Telisa Spikes

Telisa Spikes

Assistant Professor, tenure track | PhD, RN


Dr. Telisa Spikes is an Assistant Professor, tenure track, in the Nell Hodgson Woodruff School  of Nursing. Dr. Spikes overall research interests focuses on the  relationships among adverse social stressors, inflammation, and  cardiovascular disease risk, specifically subclinical disease and  hypertension, in young adult African American women, a group that has seen a  dramatic increase in cardiovascular disease morbidity and mortality.  Additionally, she is interested in the stress buffering of role of resilience  effect on mitigating cardiovascular risk.
Prior to obtaining her PhD, Dr. Spikes' clinical expertise focused on adult  health in the acute care specialty of cardiovascular critical care and  leadership of a 44-bed post open heart/advanced heart failure unit. She  received her BSN in nursing from Georgia Baptist College of Nursing at Mercer  University in 2003, MSN in advanced care management and health policy from  Kennesaw State University in 2009 and PhD from Emory University Nell Hodgson Woodruff School of Nursing in 2019.

Areas of Expertise

Cardiovascular Risk
Health Disparities
Health Equity
Social Determinants Of Health
Race Related Stressors
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Abel, W., Spikes,  T., Greer, D. (2021) Hypertension Stigma Among Black Women. Journal of  Cardiovascular Nursing, 36(2): 96-103.
Spikes, T., Higgins, M., Lewis, T., & Dunbar, S. (2020) The Effect of  Contextualized Racial and Gendered Stressors, Social Support, and Depression  on Hypertension Illness Perceptions and Hypertension Medication Adherence in  Young Hypertensive African American Women. Journal of Cardiovascular Nursing,  35(6):576-587.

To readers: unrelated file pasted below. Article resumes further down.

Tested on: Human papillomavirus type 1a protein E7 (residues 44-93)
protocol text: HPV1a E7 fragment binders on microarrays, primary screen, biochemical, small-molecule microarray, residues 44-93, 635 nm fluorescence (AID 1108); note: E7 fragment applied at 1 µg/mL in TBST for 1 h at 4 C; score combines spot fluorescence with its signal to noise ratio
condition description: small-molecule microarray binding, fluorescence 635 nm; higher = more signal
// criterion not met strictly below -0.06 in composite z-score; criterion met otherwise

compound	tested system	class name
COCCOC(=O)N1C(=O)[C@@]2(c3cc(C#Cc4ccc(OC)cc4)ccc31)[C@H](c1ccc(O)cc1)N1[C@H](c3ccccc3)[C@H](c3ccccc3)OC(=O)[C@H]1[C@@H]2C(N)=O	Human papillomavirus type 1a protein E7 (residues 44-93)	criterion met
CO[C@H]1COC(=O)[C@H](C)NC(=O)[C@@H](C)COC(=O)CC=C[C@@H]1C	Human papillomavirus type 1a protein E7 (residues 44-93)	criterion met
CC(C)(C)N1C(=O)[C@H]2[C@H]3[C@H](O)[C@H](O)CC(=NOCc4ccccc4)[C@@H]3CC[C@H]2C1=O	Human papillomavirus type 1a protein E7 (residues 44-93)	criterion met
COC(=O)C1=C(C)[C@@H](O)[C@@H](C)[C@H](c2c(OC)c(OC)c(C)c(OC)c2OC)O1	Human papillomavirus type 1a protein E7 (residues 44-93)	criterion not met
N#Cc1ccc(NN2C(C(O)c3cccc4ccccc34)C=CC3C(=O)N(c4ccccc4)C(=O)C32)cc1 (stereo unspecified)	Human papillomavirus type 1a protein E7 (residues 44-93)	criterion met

Spikes, T., Higgins, M., Lewis, T., & Dunbar, S. (2019) The associations  among illness perceptions, resilient coping, and medication adherence in  young adult hypertensive black women. Journal of Clinical Hypertension  (Greenwich), 21(11): 1695-1704. (PMID: 31556484)
Spikes, T., Higgins, M., Quyyumi, A., Reilly, C., Pemu, P., & Dunbar, S.  (2018) The Relationship Among Health Beliefs, Depressive Symptoms, and Social  support in African Americans with Hypertension. Journal of Cardiovascular  Nursing, 34(1):44-51 (PMCID: 30273259)


Dr. Spikes has taught undergraduate nursing students and seeks to promote the complementary missions of educating nurse leaders and scholars, generating and applying new knowledge,and transforming overall health of the populations we serve.


As a nurse scientist, my research agenda is focused on the biobehavioral interactions of social and environmental determinants of subclinical cardiovascular disease and the development and empiric testing of culturally tailored interventions that may decrease and prevent CVD burden in young adult and early middle age African American women. Long-term, she aims to develop, test, and implement intervention studies to improve CVD risk by promoting behavioral change and translate findings to practice and evaluation.


2020 NIH Loan  repayment funded for 2020-2022
2019 Sigma Theta Tau Rising Star of Research and Scholarship
2014 Graduate Nursing Student Academy Health Policy Scholar
2016 Selected as a 2016 CDC Millennial Health Summit Scholar
2019-2021 T32 NIH NHLBI Postdoctoral research fellow Multidisciplinary  Research Training to Reduce Inequalities in Cardiovascular Health
2018-2019 F31 NR017348-01A1 NINR Predoctoral Training Grant
2018 Dr. Dorothy Coverson Dissertation grant
2018 Sigma Theta Tau Dissertation grant
2016-2017 T32 Predoctoral Training Grant for Chronic Conditions